After getting settled in, we decided to set-up our labs. We pulled all of our supplies down from storage and distributed them to the Barrow Alaska Research Center (BARC ) lab and the Beach freezer cold room. After setting-up, with no more work to do, we did our grocery shopping and returned home to await the arrival of our other team members. That’s when we received the news that Barrow was out of fuel and we were being asked to reserve our fuel as best as possible. We also received the news that due to high winds we would possibly delay our first sampling trip which was scheduled for Thursday morning.  There were two barges on the way to deliver gas but it was uncertain when the gas would be available.  Not having gas was certainly going to put a damper on our sampling plans by boat so we began to think about other options.

Winds were blowing as high as 25-30kts. Winds like those made usually simple tasks like opening and shutting car doors quite the task. So in light of the weather, all we could do at that point was wait and hope for the best. Part of our summer sample collection involves going 30-40 miles from Barrow to collect water from tundral melt pools that haven’t been influenced by civilization. These melt pools contain organic carbon compounds which we hypothesize will stimulate bacterial activity when released into the coastal ocean.  We usually collect this water by travelling away from town by boat but because of the fuel and weather issues, that wasn’t possible.

On Friday & Saturday, we concentrated our efforts on setting up both our BARC lab for RNA extraction and gear cleaning and the Beach freezer cold room where we’d be filtering water for DNA & RNA collection and Zac’s tundra melt-water incubation studies.  As part of his thesis project, Zac is trying to find out if bacteria will be able to “eat” this material and if they do if it would increase their usage of nitrate. Because nitrate is what limits the productivity of the Arctic Ocean (i.e. how much of the green things at the base of the food web can grow) if bacteria start using more of it this could profoundly affect the food web in the Arctic. If the permafrost (frozen tundra) melts with a warming climate it could mean less fish, seals, bears, birds, and whales.

Things went pretty smoothly with setup. We washed all of our supplies and organized our work spaces.  Then, our group met to discuss sampling options in light of the rough weather. We worked closely to try to create some feasible scenarios that would allow for Zac & Rachel to collect tundra melt-water.  After a meeting with the logistics personnel, the option of using ATV’s to collect the tundra water was presented, but we had to wait to see how things would work out with the weather. So to lift our spirits the group went out to eat delicious Chinese food at Sam and Lee’s and caught a few minutes of the first football game of the season. This also happens to be the highest latitude football game played in the world.  The score at half time was Barrow 35 – Away team 0.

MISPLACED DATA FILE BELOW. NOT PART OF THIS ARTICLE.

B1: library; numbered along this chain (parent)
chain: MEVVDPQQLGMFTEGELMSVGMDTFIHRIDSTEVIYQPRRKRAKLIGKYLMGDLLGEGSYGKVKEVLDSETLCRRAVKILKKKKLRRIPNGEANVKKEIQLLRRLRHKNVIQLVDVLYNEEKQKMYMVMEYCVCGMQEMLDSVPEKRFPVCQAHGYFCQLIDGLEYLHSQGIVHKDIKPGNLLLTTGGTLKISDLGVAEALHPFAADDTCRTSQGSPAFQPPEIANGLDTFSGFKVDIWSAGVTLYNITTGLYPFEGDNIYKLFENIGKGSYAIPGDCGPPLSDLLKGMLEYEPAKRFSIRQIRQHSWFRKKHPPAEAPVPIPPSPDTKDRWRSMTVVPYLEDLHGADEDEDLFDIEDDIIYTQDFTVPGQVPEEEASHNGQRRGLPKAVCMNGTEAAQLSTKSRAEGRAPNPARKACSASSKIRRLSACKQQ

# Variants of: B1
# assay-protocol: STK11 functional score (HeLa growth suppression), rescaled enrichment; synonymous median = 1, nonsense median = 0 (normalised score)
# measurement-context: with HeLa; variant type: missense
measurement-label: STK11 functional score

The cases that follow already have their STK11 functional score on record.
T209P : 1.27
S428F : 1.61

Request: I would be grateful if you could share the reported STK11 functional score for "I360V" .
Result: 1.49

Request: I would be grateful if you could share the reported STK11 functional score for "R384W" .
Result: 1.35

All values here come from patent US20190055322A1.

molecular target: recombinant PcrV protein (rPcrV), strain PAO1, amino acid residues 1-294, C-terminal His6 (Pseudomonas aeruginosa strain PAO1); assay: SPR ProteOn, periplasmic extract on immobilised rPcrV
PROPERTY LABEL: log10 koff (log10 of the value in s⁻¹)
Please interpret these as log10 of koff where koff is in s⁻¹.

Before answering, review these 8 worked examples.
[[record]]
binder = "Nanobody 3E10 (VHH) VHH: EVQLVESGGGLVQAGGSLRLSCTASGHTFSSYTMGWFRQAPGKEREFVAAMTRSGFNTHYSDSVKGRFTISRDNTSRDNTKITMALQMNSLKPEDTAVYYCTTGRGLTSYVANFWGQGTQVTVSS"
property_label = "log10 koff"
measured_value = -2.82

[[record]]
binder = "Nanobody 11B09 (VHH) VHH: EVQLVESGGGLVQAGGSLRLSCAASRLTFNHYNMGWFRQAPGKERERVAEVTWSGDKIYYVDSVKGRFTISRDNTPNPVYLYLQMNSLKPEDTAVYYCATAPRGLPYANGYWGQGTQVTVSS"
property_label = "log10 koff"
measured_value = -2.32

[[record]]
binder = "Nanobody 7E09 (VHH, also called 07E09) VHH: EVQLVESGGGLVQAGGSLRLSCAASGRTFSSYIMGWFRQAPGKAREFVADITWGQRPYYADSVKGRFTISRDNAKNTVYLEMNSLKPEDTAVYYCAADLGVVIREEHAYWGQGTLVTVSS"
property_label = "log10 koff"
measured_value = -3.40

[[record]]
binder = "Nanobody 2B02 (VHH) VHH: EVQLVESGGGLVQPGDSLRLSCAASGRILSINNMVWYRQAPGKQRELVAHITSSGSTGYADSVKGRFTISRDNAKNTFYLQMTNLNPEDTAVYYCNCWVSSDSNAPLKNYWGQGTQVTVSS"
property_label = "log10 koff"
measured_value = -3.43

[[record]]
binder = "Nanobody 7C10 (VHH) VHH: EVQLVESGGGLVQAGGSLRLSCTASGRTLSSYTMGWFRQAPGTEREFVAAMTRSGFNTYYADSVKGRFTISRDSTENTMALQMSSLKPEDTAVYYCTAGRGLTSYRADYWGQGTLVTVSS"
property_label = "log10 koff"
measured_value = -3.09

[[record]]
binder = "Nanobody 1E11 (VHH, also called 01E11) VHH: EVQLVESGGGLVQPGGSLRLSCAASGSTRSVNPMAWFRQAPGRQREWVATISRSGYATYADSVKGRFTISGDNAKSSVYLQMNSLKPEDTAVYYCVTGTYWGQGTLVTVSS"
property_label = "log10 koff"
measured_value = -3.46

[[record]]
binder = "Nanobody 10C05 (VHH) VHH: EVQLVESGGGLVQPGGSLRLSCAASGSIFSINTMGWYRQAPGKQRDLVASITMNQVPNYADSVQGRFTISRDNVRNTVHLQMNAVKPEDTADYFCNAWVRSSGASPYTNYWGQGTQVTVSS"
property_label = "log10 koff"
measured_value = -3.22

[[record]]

Zac caught chugging down his 3rd bowl of chicken egg drop soup.


The Barrow Whalers “Thunder on the Tundra”

By Sunday we got a break in the weather and we were given the green light to go ahead and use the ATV’s to gather tundra water. Rachel, Zac, Lynne, & Marta (Lynn and Marta are also from the Bronk lab at VIMS) all suited up and headed off with Brower to go find some tundra melt-pools.

Our guides for the trip

The  ATV trip was an incredibly a bumpy, yet fun ride. The guide’s idea of a ‘trail’ was simply a general direction across the tundra.   It was hard to compare the terrain on this trip to anything we have encountered. The closest comparison we could think of is: the tundra is like a very rough, frozen ocean, turned to mud. We then rode across this rough landscape at high speeds on ATVs; it was both scary and exhilarating. Needless to say, some ibuprofen and bed-rest were welcomed at the end of that trip. Fortunately, the trip was successful and we were able to get plenty of tundra water containing the high concentration of humic acids that we needed to get our experiments started.

The winds decreased further by Monday so it was decided that we could go on our first sampling trip on the ocean.  At 10 in the morning, we loaded our gear and everyone, with the exception of Victoria  and Marta, headed out. Within 2 hours, the group returned and unfortunately couldn’t go out due to the low tide.  A second attempt was made at 1pm and the boat was launched. While the group was out, the winds picked up again. The decision was made that is was too treacherous to return to the same boat ramp that we left from, so we had to continue around Point Barrow, directly into very high winds and seas to a more sheltered ramp. Several times the boat was airborne after being launched over a 5 or 6 foot swell. We did eventually make it back, but it was a punishing ride. We came back at around 5pm with water samples and told Victoria and Marta about a huge polar bear we’d seen just up on the way back from the boat ramp.

The sampling team (l-r) Rachel, Tara, Lynne, Karie, & Zac

While the group unloaded the boat, Marta and Victoria went to check get some pictures of the Polar Bear. We were later told that there was a serious storm and somehow the polar bear ended up stranded in the ocean and swimming 100nmi to shore. It was huge and completely out of energy after the long swim. We watched the bear, feeling at ease since a bear guide who was armed with a rifle was nearby.  Later, several people from our group witnessed the bear get shot by a local hunter. Rest in peace Polar Bear.